“Well, what else was he supposed to do with it?” J’nnu protested. She’d apprenticed to Matron earlier this year, and she was still having a hard go of it. Days like today were especially rough.
“Not my problem. Problem is, you’ve gone and made it my problem. Now we got problems.”
The pawnshop on the Riverwalk was not a safe place to work under the best of circumstances. So many possessions gathered in one place, carrying so much emotional charge, remembrances both fond and less so, so much history and grief and personality—it took special training to hold down that fort and not let it bend your mind into pretzels. And those were just the ordinary items. Add something truly extraordinary to the mix and you got troubles on a whole different level.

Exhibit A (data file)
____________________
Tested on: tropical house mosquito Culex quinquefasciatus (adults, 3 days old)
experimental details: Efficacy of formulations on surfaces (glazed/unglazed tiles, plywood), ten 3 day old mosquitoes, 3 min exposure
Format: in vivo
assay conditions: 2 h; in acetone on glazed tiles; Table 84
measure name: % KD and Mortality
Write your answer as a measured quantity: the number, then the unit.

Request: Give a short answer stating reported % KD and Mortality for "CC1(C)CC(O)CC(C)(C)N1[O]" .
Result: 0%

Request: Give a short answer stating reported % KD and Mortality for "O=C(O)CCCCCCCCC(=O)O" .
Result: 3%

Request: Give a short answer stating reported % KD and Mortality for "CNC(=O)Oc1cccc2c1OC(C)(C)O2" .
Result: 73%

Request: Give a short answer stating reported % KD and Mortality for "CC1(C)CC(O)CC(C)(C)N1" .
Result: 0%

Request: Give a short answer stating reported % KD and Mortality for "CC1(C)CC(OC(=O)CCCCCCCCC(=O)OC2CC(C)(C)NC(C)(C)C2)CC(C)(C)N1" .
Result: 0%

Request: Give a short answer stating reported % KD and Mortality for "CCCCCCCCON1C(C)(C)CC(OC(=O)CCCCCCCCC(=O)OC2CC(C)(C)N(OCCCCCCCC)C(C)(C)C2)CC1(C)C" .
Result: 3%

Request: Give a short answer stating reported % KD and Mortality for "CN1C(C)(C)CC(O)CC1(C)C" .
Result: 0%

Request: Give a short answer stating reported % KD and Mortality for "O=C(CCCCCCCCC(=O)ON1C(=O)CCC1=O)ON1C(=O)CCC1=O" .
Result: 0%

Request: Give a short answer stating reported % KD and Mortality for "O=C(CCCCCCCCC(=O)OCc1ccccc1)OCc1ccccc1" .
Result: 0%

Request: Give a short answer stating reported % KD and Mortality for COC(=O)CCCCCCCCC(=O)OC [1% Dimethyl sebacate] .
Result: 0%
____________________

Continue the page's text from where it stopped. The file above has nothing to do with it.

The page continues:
Today’s trouble was an infestation of will-o-the-wisps. Which was ridiculous. Think about it. An infestation of will-o-the-wisps. How does that even work? Wisps are solitary beings. They have to be. Their whole modus operandi is predicated on the fact. A lost traveler in the dark encounters a wisp, it leads her astray, you never hear from her again. That’s how it goes. If she encounters a whole swarm, which one is she going to follow? And why should she, anyway? Now she’s got lots of light to see her way by, get un-lost in a hurry. From the wisp’s point of view, this is a sub-ideal outcome.
Why a seven-headed brass candelabra should be infested with wisps was anyone’s guess. They weren’t exactly a convenient substitute for candles, no matter how you felt about wax drippings on the tablecloth. And why they should stay put, all trapped and quiescent, until the candelabra’s first night in the pawn shop’s back room, well, there seemed to be no reason for it other than perversity...
This has been an excerpt from the Friday Fictionette for February 17, 2017. Subscribers can download the full-length fictionette (1052 words) from Patreon as an ebook or audiobook depending on their pledge tier.